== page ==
Tens of thousands of teachers will strike this week resulting in the closure of some schools as members of the National Education Union (NEU) take part in three days of industrial action.

With little sign of a solution to the dispute on the horizon, teachers in the north of England will strike on Tuesday, followed by members in the Midlands and eastern regions on Wednesday.

On Thursday, the industrial action moves to London, the south of England and Wales, as the standoff continues between the government and the NEU, which is seeking a fully funded, above-inflation pay rise.

Kevin Courtney, the NEU joint general secretary, said he expected 200,000 teachers to take action over the course of the next three days, with numbers boosted by 50,000 new members joining since strike action was first announced in January.

“I think a majority of schools will be affected by the dispute,” he said. “Some of them with full closures and many more with partial closures. Some secondary schools will be completely closed, others will have particular year groups in and a similar pattern in lots of primary schools.”

This week’s action comes almost four weeks after the NEU staged its first day of strike action, which closed thousands of schools across the country – some partially, others entirely.

The Department for Education said 9.3% of state schools in England were entirely closed by the industrial action and 44.7% were left partially open with restricted attendance. Fewer than one in five secondary schools (17.4%) were fully open, compared with just 52.1% of primary schools.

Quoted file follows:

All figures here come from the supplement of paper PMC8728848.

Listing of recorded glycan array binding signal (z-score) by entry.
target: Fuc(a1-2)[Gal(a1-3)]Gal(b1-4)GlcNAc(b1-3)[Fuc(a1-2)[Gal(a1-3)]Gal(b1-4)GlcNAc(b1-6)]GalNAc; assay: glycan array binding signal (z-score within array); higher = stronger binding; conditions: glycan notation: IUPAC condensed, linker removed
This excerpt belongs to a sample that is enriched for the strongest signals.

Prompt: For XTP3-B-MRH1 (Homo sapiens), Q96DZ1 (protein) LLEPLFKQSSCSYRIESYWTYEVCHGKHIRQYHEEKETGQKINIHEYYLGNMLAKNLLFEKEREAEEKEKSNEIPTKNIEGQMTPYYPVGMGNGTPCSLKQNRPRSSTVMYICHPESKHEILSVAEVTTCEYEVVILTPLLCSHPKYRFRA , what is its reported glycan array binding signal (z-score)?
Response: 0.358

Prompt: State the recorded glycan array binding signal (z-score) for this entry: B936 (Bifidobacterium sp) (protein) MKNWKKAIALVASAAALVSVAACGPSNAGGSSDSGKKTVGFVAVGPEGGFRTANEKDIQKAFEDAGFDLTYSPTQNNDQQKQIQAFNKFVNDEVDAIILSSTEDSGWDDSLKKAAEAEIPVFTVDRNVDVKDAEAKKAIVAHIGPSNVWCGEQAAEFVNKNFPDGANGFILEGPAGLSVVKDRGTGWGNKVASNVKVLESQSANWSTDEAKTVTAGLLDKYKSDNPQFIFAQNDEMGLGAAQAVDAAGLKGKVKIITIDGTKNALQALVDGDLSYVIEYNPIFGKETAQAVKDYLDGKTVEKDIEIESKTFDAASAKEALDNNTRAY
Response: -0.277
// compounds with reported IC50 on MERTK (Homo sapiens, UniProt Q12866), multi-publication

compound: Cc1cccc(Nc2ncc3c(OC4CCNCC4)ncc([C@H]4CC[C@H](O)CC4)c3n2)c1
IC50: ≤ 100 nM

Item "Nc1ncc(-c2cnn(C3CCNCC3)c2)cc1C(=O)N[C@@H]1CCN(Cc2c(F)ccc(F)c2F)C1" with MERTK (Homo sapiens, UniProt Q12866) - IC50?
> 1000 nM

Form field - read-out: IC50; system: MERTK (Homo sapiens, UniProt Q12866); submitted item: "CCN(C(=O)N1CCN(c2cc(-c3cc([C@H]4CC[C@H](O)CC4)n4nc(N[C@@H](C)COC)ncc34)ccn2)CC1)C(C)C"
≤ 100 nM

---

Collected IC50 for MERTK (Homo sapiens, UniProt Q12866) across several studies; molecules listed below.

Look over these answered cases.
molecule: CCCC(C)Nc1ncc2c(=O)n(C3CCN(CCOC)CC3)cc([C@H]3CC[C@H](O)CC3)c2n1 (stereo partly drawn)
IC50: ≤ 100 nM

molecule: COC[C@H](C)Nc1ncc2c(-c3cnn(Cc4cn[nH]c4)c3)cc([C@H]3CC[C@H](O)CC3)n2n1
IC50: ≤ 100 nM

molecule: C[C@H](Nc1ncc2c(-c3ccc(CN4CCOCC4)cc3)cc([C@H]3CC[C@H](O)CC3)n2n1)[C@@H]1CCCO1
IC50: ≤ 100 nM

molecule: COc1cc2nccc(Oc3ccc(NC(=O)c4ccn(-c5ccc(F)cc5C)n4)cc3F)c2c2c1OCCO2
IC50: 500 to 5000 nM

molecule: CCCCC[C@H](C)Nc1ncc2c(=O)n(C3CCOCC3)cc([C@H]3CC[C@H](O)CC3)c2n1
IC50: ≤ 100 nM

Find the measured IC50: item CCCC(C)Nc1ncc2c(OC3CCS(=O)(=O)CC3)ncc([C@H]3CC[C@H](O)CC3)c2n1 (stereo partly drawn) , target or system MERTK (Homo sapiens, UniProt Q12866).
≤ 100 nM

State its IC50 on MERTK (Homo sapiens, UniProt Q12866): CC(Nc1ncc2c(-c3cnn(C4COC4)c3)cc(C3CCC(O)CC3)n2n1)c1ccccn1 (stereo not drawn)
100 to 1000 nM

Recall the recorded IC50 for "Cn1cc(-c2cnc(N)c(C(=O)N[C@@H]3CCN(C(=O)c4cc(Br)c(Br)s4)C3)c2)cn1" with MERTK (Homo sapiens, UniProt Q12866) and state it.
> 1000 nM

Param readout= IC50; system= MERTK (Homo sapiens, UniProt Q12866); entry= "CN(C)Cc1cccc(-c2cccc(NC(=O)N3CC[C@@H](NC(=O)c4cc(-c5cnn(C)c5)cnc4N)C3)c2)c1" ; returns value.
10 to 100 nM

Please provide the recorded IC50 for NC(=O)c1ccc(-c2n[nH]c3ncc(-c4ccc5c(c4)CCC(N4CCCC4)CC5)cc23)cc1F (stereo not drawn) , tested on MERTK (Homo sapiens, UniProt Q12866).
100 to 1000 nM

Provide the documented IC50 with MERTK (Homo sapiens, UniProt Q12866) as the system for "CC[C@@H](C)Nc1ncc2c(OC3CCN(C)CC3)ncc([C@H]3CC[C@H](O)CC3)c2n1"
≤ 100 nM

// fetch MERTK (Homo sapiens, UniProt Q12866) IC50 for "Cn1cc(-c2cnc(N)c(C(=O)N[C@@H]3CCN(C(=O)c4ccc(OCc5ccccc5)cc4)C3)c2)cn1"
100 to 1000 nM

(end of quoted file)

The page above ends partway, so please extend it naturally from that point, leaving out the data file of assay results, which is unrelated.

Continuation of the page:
Last week the government offered to move to formal talks on pay if the union agreed to suspend its planned strike action. The union rejected the offer, saying it would only pause the strike if there was significant progress.

Gillian Keegan, the education secretary, said the government had made a serious offer to the leaders of both the NEU and Royal College of Nursing to pause this week’s strikes in return for talks about pay, conditions and reforms.

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“It is hugely disappointing the NEU has thus far refused this serious offer and has not joined the RCN in calling off strikes,” she said. “Instead of sitting round a table discussing pay, the NEU will once again cause disruption for children and families.

“Children deserve to be in school, and further strike action is simply unforgivable, especially after everything children have been through because of the pandemic.”


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